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FDA panel backs septic shock treatment.

A committee of outside experts convened by the Food and Drug Administration has endorsed a human antibody, HA-1A, for the treatment of life-threatening bacterial infections.

The panel decided this month that the drug is safe and effective in quenching the microbial poisons that can kill people infected with gram-negative bacteria. Such bacteria thrive in patients with suppressed immune systems, such as those undergoing chemotherapy. The microbes make endotoxins that can cause the organ failure of septic shock.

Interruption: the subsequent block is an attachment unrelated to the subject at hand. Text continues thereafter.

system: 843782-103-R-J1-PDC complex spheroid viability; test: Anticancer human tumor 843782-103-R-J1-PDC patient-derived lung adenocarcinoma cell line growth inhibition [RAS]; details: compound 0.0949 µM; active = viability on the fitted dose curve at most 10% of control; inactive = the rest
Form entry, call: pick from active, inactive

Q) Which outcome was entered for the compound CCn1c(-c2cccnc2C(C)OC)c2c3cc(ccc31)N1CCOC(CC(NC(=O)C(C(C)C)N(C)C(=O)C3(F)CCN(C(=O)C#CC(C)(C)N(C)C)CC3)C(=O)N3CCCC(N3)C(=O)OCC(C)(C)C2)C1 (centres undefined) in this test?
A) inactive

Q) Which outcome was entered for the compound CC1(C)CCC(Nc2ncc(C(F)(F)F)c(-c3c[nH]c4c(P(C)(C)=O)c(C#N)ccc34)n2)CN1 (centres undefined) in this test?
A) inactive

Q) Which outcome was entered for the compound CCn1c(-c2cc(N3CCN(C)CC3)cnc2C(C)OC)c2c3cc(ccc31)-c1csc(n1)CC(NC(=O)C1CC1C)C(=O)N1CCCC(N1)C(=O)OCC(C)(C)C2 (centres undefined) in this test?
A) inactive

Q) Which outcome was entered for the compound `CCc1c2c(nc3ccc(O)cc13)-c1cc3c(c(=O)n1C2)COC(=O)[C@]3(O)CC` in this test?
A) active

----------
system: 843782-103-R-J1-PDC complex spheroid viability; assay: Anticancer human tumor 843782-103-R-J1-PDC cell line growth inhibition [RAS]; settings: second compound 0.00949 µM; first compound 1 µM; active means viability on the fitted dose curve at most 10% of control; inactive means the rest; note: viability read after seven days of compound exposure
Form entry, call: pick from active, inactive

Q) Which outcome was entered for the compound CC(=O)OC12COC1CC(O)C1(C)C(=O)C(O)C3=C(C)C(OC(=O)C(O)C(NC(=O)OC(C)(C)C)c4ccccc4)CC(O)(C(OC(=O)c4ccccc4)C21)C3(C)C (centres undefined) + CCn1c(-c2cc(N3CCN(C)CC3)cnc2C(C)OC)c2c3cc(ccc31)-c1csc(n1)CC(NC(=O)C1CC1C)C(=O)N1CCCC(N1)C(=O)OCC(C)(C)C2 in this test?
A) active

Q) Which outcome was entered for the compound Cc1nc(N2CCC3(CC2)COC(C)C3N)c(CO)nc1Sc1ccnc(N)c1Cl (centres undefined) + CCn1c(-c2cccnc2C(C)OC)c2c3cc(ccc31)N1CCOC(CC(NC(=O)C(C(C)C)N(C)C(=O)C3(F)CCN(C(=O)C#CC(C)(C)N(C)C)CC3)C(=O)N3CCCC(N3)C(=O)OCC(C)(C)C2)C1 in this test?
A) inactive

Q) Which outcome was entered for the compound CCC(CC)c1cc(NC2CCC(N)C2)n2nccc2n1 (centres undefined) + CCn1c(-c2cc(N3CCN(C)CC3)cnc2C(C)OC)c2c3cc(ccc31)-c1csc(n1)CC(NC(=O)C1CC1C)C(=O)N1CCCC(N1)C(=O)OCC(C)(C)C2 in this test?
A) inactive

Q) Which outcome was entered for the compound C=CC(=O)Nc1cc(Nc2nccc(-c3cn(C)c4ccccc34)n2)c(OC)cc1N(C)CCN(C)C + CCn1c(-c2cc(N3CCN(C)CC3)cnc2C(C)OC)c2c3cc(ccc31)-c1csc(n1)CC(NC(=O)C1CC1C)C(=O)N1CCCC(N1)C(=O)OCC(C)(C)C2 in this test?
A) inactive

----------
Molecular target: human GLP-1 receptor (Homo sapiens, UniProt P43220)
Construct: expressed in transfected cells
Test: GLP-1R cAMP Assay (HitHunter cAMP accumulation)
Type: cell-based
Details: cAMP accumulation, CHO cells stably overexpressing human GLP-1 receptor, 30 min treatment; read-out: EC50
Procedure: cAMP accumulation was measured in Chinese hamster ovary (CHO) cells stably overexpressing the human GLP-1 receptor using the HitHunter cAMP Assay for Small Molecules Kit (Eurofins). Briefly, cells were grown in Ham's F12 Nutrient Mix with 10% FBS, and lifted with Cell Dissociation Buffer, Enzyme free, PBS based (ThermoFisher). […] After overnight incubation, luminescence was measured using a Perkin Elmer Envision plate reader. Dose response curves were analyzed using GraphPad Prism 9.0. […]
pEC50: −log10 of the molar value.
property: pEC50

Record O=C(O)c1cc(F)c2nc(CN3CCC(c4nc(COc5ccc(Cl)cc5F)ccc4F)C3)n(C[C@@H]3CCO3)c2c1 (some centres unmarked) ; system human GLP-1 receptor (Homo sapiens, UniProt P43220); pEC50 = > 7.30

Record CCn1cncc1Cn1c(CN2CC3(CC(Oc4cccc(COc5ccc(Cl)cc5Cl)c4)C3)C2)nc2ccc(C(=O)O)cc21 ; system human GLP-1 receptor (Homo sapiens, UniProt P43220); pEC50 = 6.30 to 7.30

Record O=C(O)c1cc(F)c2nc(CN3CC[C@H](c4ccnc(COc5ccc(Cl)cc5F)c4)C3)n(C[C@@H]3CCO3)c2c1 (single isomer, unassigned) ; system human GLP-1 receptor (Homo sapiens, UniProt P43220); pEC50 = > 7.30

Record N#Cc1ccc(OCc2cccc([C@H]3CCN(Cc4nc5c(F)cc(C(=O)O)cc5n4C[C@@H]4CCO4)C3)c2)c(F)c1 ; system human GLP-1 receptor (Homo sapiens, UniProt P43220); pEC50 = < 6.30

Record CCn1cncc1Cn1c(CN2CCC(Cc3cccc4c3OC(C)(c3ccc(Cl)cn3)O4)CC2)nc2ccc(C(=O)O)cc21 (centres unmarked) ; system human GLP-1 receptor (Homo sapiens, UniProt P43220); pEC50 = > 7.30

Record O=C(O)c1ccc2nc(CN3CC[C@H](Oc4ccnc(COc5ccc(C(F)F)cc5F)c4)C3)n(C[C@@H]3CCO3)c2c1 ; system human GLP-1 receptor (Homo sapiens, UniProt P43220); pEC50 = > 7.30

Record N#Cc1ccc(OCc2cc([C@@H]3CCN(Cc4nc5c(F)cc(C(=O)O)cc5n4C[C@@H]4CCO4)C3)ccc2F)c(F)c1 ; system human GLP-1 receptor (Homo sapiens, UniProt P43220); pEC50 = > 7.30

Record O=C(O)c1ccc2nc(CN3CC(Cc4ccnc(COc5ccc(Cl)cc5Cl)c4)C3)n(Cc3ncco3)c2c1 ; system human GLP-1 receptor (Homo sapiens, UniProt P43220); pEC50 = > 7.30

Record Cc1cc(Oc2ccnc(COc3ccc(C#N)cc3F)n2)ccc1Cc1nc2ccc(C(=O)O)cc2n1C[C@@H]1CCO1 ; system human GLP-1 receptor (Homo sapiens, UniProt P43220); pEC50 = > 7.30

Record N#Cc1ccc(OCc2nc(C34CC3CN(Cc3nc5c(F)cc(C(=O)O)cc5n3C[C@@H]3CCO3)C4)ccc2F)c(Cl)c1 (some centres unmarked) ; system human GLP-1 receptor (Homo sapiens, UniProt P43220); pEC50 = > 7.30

HA-1A binds to endotoxins, blocking their effects. Earlier this year, researchers reported that the antibody reduced deaths by 39 percent among a group of 200 patients with serious gram-negative infections (SN: 2/16/91, p.100).

Centocor, Inc., of Malvern, Pa., makes HA-1A by culturing genetically engineered human cells in the laboratory. Xoma Corp. of Berkeley, Calif., is using mouse cells to develop a similar drug.
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Title Annotation:Food and Drug Administration committee endorses HA-1A antibodies as treatment
Publication:Science News
Date:Sep 21, 1991
Words:143
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